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Labels: how could we live without them before?

Imagine yourself as the application project manager. You know how important analytics is in project management and regularly track your product metrics. Once you get the following graph of ARPPU (average revenue per paying user) from October 1, 2016 to January 22, 2017.

 

What questions do you have for this graph? I would have had the following:

  1. what happened after November 7, when the revenue per paying user suddenly dropped lower than it used to be?

  2. what was done in the last week of November, when the revenue rose again to its previous level?

  3. why the revenue fluctuated so much in the last week of November?

  4. why ARPPU was equal to zero for three days?

  5. why each of the zero-day was preceded by the day with an increase in revenue per paying user?

 

To answer these questions, we hold on a meeting with the analysts, marketers, and other heads of departments (spend, say 20 man-hours) to find out the following:

  1. on November 7 the item was deleted from the store of the app, which we thought was not in demand;

  2. but it turned out that it was in demand, so in the last week of November, we firstly brought it back and then planned targeted promo campaigns (and this explains the fluctuations in the graph);

  3. in addition, we changed the server time three times, which is why all payments for three days (one in November and two in December) were moved to the day before.

 

Agree, it would be a bit easier, if this information was listed on the graph from the very beginning.

 

That is why we at devtodev developed Labels mechanism. It allows you to add different labels to the time axis of the graph.

 

In fact, working with product metrics comes down to monitoring deviations as quickly as possible, respond to them, conduct analytical investigations and plan updates of the product on the basis of previous changes in metrics. This is why the labels on the graphs are so important.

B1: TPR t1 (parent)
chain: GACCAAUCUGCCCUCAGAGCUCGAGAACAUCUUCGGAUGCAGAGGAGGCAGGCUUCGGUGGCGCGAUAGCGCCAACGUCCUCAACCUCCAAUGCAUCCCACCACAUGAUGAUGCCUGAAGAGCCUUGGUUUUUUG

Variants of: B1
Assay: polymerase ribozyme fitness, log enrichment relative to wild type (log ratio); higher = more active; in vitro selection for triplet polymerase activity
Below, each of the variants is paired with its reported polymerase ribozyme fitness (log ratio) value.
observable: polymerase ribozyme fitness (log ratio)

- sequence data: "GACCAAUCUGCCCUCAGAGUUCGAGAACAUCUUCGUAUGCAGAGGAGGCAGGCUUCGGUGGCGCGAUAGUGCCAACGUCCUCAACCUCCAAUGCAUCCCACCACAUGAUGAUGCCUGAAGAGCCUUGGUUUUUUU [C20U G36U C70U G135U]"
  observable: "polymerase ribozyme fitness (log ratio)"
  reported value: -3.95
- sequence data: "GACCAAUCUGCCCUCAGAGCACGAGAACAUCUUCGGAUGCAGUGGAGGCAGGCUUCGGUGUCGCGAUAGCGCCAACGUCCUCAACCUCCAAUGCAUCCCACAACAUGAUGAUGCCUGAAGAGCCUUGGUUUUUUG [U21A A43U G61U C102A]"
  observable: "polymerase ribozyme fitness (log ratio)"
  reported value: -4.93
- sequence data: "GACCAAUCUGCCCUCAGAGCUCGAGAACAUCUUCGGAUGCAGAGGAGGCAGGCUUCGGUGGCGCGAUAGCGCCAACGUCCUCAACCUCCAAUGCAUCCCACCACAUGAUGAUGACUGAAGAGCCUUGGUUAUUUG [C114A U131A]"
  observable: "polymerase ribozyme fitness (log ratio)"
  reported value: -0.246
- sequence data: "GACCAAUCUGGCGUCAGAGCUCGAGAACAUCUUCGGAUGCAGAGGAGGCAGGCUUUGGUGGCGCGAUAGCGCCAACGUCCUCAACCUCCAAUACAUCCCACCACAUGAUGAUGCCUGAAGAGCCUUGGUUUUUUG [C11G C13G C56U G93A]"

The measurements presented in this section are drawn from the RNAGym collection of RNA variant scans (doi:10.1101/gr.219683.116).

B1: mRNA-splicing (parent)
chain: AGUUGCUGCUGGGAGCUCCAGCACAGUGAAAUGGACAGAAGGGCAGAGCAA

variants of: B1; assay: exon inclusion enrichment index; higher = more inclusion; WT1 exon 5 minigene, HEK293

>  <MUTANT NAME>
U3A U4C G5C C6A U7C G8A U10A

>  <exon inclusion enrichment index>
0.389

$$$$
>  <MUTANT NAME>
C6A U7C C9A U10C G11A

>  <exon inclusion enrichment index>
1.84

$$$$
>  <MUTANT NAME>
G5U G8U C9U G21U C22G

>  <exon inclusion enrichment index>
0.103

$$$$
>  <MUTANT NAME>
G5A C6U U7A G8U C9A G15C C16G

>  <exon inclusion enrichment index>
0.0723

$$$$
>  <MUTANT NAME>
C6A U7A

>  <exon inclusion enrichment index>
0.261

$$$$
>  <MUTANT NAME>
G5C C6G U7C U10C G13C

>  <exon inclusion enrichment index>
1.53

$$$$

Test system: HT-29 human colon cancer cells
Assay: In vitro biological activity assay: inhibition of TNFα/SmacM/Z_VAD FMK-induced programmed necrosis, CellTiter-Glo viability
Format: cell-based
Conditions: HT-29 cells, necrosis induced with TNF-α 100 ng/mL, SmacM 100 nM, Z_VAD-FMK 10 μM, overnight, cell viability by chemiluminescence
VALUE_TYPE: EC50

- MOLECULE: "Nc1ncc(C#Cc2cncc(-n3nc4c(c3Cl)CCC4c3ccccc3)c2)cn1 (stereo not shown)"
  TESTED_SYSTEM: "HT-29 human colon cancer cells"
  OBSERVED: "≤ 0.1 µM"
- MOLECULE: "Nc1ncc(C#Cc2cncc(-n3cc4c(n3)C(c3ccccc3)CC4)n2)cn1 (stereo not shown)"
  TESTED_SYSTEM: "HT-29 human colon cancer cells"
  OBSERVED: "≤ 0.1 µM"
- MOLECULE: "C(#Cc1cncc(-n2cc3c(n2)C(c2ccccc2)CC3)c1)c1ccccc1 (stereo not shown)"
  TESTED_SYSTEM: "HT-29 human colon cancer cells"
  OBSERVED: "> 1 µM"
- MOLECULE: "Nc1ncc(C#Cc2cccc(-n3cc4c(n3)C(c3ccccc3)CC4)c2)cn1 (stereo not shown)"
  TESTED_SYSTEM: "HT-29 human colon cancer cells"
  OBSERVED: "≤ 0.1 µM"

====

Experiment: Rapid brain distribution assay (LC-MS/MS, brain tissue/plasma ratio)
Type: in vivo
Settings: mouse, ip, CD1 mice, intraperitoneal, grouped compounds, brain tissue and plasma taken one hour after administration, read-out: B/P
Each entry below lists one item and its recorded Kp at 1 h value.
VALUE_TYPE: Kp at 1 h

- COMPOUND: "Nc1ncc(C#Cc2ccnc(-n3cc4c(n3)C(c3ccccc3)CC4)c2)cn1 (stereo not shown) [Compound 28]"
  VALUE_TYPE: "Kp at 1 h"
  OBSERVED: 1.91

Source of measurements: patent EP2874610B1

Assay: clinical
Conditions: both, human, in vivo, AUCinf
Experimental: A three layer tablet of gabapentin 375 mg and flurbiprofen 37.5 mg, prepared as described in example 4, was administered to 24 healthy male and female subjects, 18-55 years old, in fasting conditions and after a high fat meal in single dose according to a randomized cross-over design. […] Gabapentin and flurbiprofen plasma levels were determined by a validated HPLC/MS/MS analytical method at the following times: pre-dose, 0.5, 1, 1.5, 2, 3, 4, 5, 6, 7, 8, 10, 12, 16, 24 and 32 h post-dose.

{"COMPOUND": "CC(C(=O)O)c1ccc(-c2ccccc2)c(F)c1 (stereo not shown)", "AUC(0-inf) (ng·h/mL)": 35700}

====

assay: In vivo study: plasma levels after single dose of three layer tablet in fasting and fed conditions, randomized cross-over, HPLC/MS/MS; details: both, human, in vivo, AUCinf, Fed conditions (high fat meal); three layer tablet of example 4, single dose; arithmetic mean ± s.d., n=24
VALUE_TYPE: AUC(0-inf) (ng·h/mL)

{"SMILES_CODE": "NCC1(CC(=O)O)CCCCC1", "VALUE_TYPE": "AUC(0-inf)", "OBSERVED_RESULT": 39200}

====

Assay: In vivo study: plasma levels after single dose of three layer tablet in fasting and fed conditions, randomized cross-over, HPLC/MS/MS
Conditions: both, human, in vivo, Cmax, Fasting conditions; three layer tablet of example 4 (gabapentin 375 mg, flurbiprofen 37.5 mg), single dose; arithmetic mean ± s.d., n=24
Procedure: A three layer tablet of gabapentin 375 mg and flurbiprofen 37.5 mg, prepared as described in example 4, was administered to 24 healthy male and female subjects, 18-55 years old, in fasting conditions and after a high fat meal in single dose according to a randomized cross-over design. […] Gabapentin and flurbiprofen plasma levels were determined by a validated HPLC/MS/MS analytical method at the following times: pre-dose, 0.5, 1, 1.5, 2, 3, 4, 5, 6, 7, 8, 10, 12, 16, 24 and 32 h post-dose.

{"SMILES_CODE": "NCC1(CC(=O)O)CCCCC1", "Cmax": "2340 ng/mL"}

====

What labels could that be:

  1. promotion;

  2. new version release;

  3. any event within the product (eSports tournament, for example);

  4. in general, anything you want can be described by these labels.

 

Labels can be both point (we held a promotional campaign on January 21) and interval (we released a new version of the product on December 1 and the majority of users continued to use it till December 12, before the next version came out).

 

Of course, one day several kinds of labels may intersect. For example, we had experience of intersection in one day:

  1. in-game tournament;

  2. promotional campaign of 50% discount on the purchase of in-game currency;

  3. release of new version, in which the promotional campaign was set up and also some balance adjustments made;

  4. A/B-test of the game tutorial.

Tracking the behavior of the game during each of these events, given the fact that they all intersect in one day is very difficult without the usage of time labels.

Labels can be simply used to tag each new release and track quality metrics (ARPU, cumulative 7-days ARPU, 1-day retention, 7-days retention, paying share) in the cut of versions on the time axis.

 

The usage of labels is really limitless, and we are sure that you will find this tool just as useful.

Analytics is an internal media within the same company and the success of the product depends largely on how the analyst will present the idea to his colleagues. Job of an analyst is to minimize the time between receiving the data (in any form) and taking a decision on its basis.

As we could see above, labels may significantly shorten the process and make the data more understandable.

 

P.S. With the help of labels it is also possible to build, for example, these graphs.

 

 

Labels: How Could We Live Without Them Before? (In Russian)How to analyze promotional activities in games